The Securities and Exchange Commission's change in attitude on pension plans discounting future liabilities could substantially impact most U.S. pension plans in a negative way, said Jim Kaplan, president of Capital Management Sciences, a software-maker.
Mr. Kaplan said the SEC has taken a firm stand on the method used by pension funds to discount future liabilities, and the SEC's position is forcing plans to use more realistic methods for valuing liabilities based on market factors.
CMS, Los Angeles, and BARRA Inc., Berkeley, are separately providing tools to pension fund managers to help them determine the impact of various discount rates and the best strategy to minimize negative consequences.
CMS' Asset-Liability System offers an array of cash flow and duration match techniques, including single and multi-period immunization, horizon matching and cash matching.
CMS's Cashflow Testing/Reg 126 system tests portfolios under different interest rate scenarios to determine the solvency of asset-liabilities.
The New York State Insurance Commission's Regulation 126 is a guideline for life insurance companies to test the adequacy of their investment cash-flows, to satisfy their liabilities under different interest rate and pre-payment scenarios looking out over a 10-year horizon, said Deepak Gulrajani, a product manager with BARRA. Any life insurance company that does business in New York has to follow the guidelines, and the guidelines are widely followed.
The National Association of Insurance Commissioners is also trying to establish a set of guidelines to test the riskiness of the investment portfolios. Most of these requirements have come about because of collateralized mortgage obligations, but the applications are applicable to an entire portfolio of securities, not just to CMOs in those portfolios.
CMS' BondEdge also provides current pricing through its data base, which can be updated daily or monthly.
BARRA has added an enhancement to its U.S. Bond Analysis System software that allows insurance companies and money managers to test cash flows of fixed-income portfolios under seven pre-defined scenarios listed in the New York State Insurance Commission guidelines.
The guidelines examine the asset and liability relationship of life insurance company funds under various interest rate scenarios in the commission's Regulation 126.
Users of the software enhancement also can specify their own interest rate scenarios over a 10-year or other horizon, vary reinvestment rate assumptions, specify pre-payment speed for mortgages, generate periodic cash flows and measure cash surplus or deficit during the period, said Deepak Gulrajani, senior product manager at BARRA.
BARRA also has released versions for the United Kingdom of its UNIX-based applications UNIX Portfolio Risk Characterization and UNIX Optimization for brokers, dealers and money managers. UPORCH and UOPS are popular portfolio risk characterization and portfolio construction programs. The broker/dealer versions have added features related to trading.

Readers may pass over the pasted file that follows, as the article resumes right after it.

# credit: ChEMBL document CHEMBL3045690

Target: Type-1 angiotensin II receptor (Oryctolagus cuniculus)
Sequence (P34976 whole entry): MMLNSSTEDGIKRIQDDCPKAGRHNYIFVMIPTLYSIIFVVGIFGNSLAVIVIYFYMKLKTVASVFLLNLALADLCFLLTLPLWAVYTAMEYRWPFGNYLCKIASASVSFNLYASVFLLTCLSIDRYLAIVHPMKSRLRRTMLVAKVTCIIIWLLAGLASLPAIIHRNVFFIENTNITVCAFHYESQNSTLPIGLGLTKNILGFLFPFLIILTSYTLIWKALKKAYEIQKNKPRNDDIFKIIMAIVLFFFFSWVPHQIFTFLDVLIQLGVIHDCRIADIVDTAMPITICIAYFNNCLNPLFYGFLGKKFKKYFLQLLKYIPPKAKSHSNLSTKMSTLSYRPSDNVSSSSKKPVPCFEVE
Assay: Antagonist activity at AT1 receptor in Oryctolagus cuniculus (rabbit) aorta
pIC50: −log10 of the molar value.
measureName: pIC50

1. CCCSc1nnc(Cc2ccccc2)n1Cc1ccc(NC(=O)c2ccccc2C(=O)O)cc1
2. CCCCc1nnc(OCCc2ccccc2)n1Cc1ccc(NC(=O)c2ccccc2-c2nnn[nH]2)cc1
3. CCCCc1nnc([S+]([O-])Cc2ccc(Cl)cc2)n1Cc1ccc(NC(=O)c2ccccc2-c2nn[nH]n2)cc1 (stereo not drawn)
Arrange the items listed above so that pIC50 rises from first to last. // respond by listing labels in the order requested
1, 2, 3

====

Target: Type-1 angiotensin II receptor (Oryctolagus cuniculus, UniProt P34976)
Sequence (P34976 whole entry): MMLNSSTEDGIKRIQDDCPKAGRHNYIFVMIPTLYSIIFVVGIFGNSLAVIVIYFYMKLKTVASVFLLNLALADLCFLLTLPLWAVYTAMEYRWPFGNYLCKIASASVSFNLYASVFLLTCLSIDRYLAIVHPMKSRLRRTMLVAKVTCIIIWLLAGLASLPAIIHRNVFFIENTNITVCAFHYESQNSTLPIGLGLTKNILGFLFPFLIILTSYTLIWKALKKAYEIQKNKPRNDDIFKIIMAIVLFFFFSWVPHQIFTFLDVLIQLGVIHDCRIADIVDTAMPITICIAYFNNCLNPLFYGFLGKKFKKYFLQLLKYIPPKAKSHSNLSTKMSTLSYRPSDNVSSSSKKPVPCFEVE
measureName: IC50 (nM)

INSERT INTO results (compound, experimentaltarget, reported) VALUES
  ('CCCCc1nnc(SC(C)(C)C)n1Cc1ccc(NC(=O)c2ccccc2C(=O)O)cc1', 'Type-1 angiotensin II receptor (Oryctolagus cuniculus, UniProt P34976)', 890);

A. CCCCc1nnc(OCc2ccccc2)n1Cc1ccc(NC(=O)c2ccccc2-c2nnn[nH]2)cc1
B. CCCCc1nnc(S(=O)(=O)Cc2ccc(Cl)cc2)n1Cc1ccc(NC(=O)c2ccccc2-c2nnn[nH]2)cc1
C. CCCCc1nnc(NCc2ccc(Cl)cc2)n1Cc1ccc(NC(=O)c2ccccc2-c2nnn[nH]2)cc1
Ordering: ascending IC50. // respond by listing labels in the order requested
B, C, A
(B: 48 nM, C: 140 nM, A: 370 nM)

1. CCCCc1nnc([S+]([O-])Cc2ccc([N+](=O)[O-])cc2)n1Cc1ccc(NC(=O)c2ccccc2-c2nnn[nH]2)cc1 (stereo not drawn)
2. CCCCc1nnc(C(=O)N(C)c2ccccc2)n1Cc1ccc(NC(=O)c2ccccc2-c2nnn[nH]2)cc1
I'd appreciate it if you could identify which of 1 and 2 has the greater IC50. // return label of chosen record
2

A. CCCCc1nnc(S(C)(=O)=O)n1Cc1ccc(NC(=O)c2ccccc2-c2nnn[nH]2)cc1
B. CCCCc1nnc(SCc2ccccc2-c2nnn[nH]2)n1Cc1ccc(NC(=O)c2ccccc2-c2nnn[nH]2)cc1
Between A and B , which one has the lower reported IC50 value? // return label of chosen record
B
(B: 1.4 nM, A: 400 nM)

Thomson forms new unit
BOSTON - Thomson Financial Services announced formation of a business unit that will provide real-time electronic trade confirmation services for domestic trading compliance and cross-border trade communication.
The business unit is called Electronic Settlements Group, and it is within Thomson Trading Services Inc. P. Howard Edelstein, who previously held senior management positions at Knight-Ridder Financial and Dow Jones/Telerate, has been name president of ESG.
Technology enhances use of plans
WASHINGTON - The Wyatt Co. has developed a program called Virtual HR that uses technology to put employees in closer contact with their human resource systems.
Virtual HR uses such as Touch-Tone telephones and interactive, multimedia personal computers to transform the way human resource programs are operated, said Steve McCormick, a Wyatt consultant.
One example of such technology in use, said Mr. McCormick, is Apple Computer Co., where employees use desktop computers to enroll and invest in their 401(k) plan or to apply for and process a loan. Mr. McCormick said as a result of this desktop computer use, Apple has seen a dramatic increase in its 401(k) plan enrollment. Also, 70% of Apple's plan participants shifted from conservative investments to more aggressive equity investment funds.
Apple has a $290 million 401(k) plan with six investment options, said Sally Gottlieb, benefits manager at Apple. The options are Fidelity's Retirement Government Money Market Fund, Intermediate Bond Fund, Balanced Fund, Growth and Income Fund, Magellan Fund and Overseas Fund.
Apple got Wyatt's help in developing Mac401(k), which is the software Apple employees use to enroll in the plan and to project their account balances. MacLoan, which Wyatt also helped to develop, is software Apple employees use to request a loan. Apple has 8,500 employees in the United States, and most of the employees have personal computers at their desks.
Another example is Merck & Co., where employees make employee benefit selections on computer screens stationed in kiosks. As a result of this method of making selections, Merck employees have expressed high satisfaction with the system that has saved Merck money and improved integrity of its enrollment data, said Mr. McCormick.
Reuters buys Teknekron
LONDON - Officials for Reuters PLC, London, said they are buying Teknekron Software Systems, Palo Alto, Calif., for $125.1 million. Reuters and Teknekron will develop software interfaces that will make it easier to use third-party applications with Reuters and Teknekron data system.